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Forensic Science & Addiction Research

When Naloxone is Too Little, Too Late by the Numbers

Laura M Labay1*, Jolene J Bierly2, Charles A Catanese3 and Carol M Smith4

1Toxicology, NMS Labs, United States

2Toxicology, NMS Labs, United States

3Pathology, Westchester County Healthcare Corporation, United States

4Department of Health and Mental Health, United States

*Corresponding author: Laura M Labay, NMS Labs, 200 Welsh Road, Horsham, PA, United States

Submission: July 12, 2019;Published: August 22, 2019

DOI: 10.31031/FSAR.2018.05.000611

ISSN 2578-0042
Volume5 Issue2

Introduction

Naloxone is an antagonist used to temporarily reverse the physiological effects associated with opioid overdose. Nearly every state has enacted legislation that permits pharmacists to distribute the medication without a prescription [1]. This practice provides those in the social or drug-using networks of an at-risk individual to administer naloxone for emergency treatment purposes, when the first signs and symptoms related to an overdose are recognized. Naloxone is touted in the media as a “miracle drug” that saves lives [2,3]. This is true; research demonstrates that when naloxone is available to community members, opioid related deaths decrease in that community [4]. It is important, however, to promote to the general public and public health decision makers that naloxone is not a panacea for drug addiction. Treatment options involve a range of strategies and are associated with variable effectiveness, but in the absence of comprehensive treatment programs, a steadfast social support network, prescription monitoring programs, and long-term clinical support that includes psychiatric care, medication management and substance abuse monitoring, the cycle of overdose and naloxone treatment continues [5-7].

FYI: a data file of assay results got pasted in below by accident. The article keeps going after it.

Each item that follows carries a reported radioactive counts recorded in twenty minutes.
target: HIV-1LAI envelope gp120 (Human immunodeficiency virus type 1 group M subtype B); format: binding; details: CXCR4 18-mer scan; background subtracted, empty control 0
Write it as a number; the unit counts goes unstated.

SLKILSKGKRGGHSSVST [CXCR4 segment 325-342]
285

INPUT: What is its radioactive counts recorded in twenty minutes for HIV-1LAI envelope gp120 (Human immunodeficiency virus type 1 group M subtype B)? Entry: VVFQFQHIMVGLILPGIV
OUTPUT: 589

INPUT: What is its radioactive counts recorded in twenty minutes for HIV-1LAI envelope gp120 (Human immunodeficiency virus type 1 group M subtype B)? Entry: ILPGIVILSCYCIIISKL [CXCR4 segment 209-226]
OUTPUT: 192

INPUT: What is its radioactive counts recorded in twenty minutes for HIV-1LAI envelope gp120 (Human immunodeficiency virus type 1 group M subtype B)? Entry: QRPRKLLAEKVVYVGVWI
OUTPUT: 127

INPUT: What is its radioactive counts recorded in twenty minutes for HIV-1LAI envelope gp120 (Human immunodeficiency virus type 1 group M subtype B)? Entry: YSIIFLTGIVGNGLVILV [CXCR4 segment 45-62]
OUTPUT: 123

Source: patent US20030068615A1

The inadequacy of naloxone as a drug epidemic remedy is all too apparent when postmortem toxicology results and individual case histories are examined. Medical Examiners and Coroners determine cause of death when a death is unnatural, unexpected or occurs under unusual or suspicious circumstances. A thorough medicolegal investigation includes the collection of biological samples for toxicological analysis where the analytical scope is dependent upon case-specific circumstances. NMS Labs is a national reference laboratory that performs toxicology testing for death investigation purposes. From 2017 to 2018, NMS Labs performed testing for 28,485 postmortem cases in blood where heroin, fentanyl, or both were confirmed, and naloxone was included in the scope of analysis. Naloxone was not detected in 77% of the total cases evaluated (Table 1). Potential reasons for the absence of naloxone in these cases are several-fold including unattended or non-witnessed death, the clinical decision that naloxone treatment would not be effective, or naloxone not being readily available when needed. Furthermore, where detailed case history was submitted to the laboratory, examples of emergency personnel or bystanders administering naloxone without successfully reversing opioid effects were identified. For example, in one case, a friend administered naloxone to a 36-year-old male shortly after he became unresponsive. Emergency personnel were contacted, and the individual was transported to the emergency room where he arrived in asystole and was pronounced dead a short time later. Toxicology testing showed the presence of several opioids including heroin, oxycodone, fentanyl, and a fentanyl-analogue in addition to ethanol, mirtazapine, alprazolam and cocaine. In a second case, emergency personnel were contacted for a 49-year-old male after he was observed collapsing at his home. According to the case history, two doses of naloxone were administered in the field with no response. The individual was transported to the hospital where he was pronounced dead shortly after arrival. Toxicology testing showed the presence of heroin, a nicotine metabolite, and a pharmacologically inactive breakdown product of cocaine. In a third case, a 39-year-old male was found unresponsive on the floor of his home. Resuscitation attempts were made with no success; the decedent remained unresponsive and death was pronounced upon arrival at the hospital. Further investigation revealed the individual had been treated for heroin overdoses on two previous occasions in the same month. Toxicology testing showed a combination of cocaine, heroin, and fentanyl.